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Review
, 26 (1), 65-73

Pharmacotherapy of Aggression in Child and Adolescent Psychiatric Disorders

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Review

Pharmacotherapy of Aggression in Child and Adolescent Psychiatric Disorders

Tina Gurnani et al. J Child Adolesc Psychopharmacol.

Abstract

Objective: Aggression is a common, yet complex, behavioral complaint, and a frequent indication for referral to child and adolescent psychiatrist treatment. This article reviews the evidence supporting pharmacotherapy of aggression in youth, with a primary focus on impulsive aggression (the primary indication for this intervention). Relevant diagnostic considerations and consensus guidelines are discussed.

Methods: Articles examining the role of medications in the treatment of aggression in youth with pathological aggression were identified using PubMed and MEDLINE® databases over the past 15 years (2000-2015); selected articles published prior to 2000 and deemed to be of high relevance were searched and also included. Search terms included: Aggression, aggressive, disruptive behavior, conduct, youth, children, and adolescents. Cited references were also searched for relevant articles.

Results: There are a number of evidence-based medication treatments for aggression, which are generally best considered in the context of differential diagnosis and ongoing evidence-based psychosocial interventions. Impulsive aggression is generally considered the type of aggression most amenable to medication, but other aggression subtypes may also possibly respond to treatment. Medication classes with positive evidence include the psychostimulants and α-2 agonists (in the presence of attention-deficit/hyperactivity disorder [ADHD] and/or disruptive behavior disorders), mood stabilizing agents, and atypical antipsychotics. Published guidelines recommend systematic and adequate trials of medications in sequential order, to optimize response and minimize polypharmacy. Guidelines for safety monitoring are available for many of the medications used for aggression in youth, and are also discussed.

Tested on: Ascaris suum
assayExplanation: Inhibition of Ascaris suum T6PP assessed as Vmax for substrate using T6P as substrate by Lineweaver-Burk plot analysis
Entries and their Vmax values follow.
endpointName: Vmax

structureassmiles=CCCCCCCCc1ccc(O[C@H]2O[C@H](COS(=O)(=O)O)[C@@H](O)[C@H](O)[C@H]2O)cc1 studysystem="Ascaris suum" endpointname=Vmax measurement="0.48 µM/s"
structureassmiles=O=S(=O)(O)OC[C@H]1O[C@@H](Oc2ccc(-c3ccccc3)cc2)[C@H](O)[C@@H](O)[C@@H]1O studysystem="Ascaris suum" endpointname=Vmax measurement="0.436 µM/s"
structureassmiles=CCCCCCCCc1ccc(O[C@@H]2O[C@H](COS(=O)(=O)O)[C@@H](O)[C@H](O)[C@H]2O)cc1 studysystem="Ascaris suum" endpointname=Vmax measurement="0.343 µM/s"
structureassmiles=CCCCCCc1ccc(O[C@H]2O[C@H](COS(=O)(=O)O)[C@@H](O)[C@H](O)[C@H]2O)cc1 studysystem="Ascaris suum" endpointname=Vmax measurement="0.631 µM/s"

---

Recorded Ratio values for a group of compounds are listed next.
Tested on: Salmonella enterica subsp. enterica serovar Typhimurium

Conclusions: Aggression in children carries a high risk of poor outcomes, and, therefore, a better understanding of treatment options is a high priority. The available literature points to the importance of identifying the underlying disorder, when possible, and using this information to guide treatment selection. Future studies are needed to better inform the treatment of aggression across disorders, and the treatment of different aggression subtypes.

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